Jewish traditions are an opportunity for connection

Emily Arnold discusses what it means to be both Christian and ethnically Jewish.


Photo courtesy of Edsel Little [Creative Commons]

Emily Arnold, Writer

This Seder Plate includes six traditional items, each of which have a symbolic significance. | Photo courtesy of Edsel Little [Creative Commons]


Last week, my mom sent me a text that read, “Auntie Ady invited us to Passover Seder on Monday, March 25. Are you available?” My first thought was, “I'm scheduled to work that night. Guess I won't make it to Seder.” But as I began to think more about Passover, about how nice it is that my aunt invited us over, and about how that meal could be profoundly powerful for me, it hit me that I have always taken for granted the opportunity to effortlessly experience the joy of Jewish traditions.

For years growing up, I just went along for the ride because, well, I had to. My parents typically took Auntie Ady up on her invitations to celebrate Passover, Hanukkah or other Jewish days of observation, and I never asked too many questions. I was just happy to eat delicious food.

But as my knowledge of the Old Testament grew, I started to think more deeply about these Jewish traditions I have mindlessly celebrated over the years. With each new thing I learn about God’s acts in the Old Testament, my knowledge of the Messiah is expanded.

What a shame it would be for me to never take a closer look at the meal he participated in the night before he died. What a waste it would be to not see my Jewish ethnicity as a unique way that I can connect more deeply with Jesus Christ.

“I never realized growing up that Jesus was Jewish. It was never something we talked about,” my mom said, explaining what growing up in her Jewish home was like. “We were like Christians who only go to church on Easter and Christmas. We celebrated major holidays but didn’t really understand much about it.”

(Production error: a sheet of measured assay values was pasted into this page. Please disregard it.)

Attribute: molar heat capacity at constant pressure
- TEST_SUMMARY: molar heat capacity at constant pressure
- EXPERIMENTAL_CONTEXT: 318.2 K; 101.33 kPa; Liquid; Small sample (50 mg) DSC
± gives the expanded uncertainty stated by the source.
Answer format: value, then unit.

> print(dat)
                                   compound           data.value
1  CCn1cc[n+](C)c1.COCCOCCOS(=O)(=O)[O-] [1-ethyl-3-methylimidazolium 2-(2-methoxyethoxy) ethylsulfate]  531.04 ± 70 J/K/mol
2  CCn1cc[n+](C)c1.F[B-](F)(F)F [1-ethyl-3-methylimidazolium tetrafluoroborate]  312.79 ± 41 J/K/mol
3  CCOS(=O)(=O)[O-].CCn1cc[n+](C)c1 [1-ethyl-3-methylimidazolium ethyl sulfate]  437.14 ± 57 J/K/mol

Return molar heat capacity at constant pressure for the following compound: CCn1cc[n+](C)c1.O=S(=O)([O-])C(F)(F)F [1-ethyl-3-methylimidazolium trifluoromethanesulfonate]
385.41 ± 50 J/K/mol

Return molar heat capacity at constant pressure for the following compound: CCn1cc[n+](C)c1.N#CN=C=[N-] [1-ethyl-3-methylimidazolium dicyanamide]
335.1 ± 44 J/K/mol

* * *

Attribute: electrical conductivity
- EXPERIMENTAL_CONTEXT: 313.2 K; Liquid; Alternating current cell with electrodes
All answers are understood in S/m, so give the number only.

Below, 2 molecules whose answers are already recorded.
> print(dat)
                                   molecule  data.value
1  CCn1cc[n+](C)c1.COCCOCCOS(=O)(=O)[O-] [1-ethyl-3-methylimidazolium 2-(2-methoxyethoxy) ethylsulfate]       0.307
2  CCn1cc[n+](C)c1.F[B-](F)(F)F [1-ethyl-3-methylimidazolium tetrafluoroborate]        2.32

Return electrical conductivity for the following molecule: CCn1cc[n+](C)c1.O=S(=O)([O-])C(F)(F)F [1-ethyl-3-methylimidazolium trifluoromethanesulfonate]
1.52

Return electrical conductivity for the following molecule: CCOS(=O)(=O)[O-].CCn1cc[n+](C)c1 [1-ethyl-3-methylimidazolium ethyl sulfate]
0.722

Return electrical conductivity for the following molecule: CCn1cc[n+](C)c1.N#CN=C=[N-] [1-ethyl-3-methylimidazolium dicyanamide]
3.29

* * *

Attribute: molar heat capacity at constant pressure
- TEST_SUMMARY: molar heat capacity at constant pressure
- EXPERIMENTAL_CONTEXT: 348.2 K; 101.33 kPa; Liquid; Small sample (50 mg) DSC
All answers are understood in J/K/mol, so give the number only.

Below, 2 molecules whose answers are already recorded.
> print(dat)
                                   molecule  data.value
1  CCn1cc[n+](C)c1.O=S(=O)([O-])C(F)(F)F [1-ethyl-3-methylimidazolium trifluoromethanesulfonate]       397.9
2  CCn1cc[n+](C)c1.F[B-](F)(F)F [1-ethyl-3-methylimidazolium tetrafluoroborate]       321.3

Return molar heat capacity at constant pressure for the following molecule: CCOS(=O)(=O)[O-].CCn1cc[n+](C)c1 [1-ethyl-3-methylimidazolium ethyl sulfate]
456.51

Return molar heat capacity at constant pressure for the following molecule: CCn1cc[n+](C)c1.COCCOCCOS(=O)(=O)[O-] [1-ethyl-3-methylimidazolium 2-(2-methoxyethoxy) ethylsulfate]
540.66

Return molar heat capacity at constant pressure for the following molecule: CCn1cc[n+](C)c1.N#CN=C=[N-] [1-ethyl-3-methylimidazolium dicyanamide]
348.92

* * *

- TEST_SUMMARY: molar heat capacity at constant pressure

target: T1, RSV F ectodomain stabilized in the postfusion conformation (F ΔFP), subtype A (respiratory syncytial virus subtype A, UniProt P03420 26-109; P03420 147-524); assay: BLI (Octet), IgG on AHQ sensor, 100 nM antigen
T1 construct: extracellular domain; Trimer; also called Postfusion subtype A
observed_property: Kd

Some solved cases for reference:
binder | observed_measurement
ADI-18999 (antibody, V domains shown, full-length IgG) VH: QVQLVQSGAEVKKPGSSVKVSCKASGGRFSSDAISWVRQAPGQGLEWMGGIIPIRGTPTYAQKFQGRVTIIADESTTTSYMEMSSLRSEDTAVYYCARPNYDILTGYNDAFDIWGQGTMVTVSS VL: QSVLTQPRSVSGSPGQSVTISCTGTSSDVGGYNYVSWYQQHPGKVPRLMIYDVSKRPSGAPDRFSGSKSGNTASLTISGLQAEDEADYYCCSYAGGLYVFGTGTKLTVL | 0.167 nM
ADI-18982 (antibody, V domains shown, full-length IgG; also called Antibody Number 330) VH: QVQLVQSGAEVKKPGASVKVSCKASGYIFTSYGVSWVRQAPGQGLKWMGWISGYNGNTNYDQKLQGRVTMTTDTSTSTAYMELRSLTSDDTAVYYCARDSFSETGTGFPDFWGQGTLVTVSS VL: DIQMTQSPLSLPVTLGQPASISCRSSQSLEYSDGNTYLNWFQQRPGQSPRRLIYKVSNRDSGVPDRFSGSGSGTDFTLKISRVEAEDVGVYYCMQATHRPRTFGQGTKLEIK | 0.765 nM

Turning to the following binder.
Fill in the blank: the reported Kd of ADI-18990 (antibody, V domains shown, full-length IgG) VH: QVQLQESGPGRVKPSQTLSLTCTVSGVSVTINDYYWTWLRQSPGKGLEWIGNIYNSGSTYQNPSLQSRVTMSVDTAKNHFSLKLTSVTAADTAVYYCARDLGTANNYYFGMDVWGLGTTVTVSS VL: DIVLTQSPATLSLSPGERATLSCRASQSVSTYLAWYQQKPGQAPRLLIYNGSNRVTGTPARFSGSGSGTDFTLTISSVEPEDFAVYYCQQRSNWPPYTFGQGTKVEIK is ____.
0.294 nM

When she moved out of her house at 17, she stopped attending youth group at temple or practicing Jewish traditions. Fourteen years later, at 31, she became a Christian.

“I learned more about being Jewish when I became a Christian, and it legitimized everything for me,” she said. “I realized that being Jewish was [not] separate from Christianity.”

In fact, symbolism embedded in the seder relates closely to a relationship with Christ. For example, you are supposed to recline while drinking the four cups of wine to demonstrate freedom; back in the day, the only ones with the luxury of reclining while eating were free people.

The karpas — the “appetizer” — which is lettuce, cucumber, radish or parsley, is dipped in salt water, which represents the tears of the Jews in Egypt. This is a time when we can reflect on how the Lord rescued them, and demonstrated his faithfulness.

When it comes time to eat the matzot, a blessing is said in Hebrew, which translates: Praised are You Adonai our God, Ruler of the Universe, who brings forth bread from the earth.

A shank bone sits on the seder plate, reminiscent of how the Israelites marked the doorposts with the blood of a lamb during the 10th plague in Egypt. It serves as a reminder to me that the Lamb of God was the ultimate sacrifice, and I now live in his grace.

While some of us are descendants of the Israelites, all of us have been adopted through Christ into his family. We can strengthen our relationship with our Father by partaking in the traditions found in the history of our heritage.

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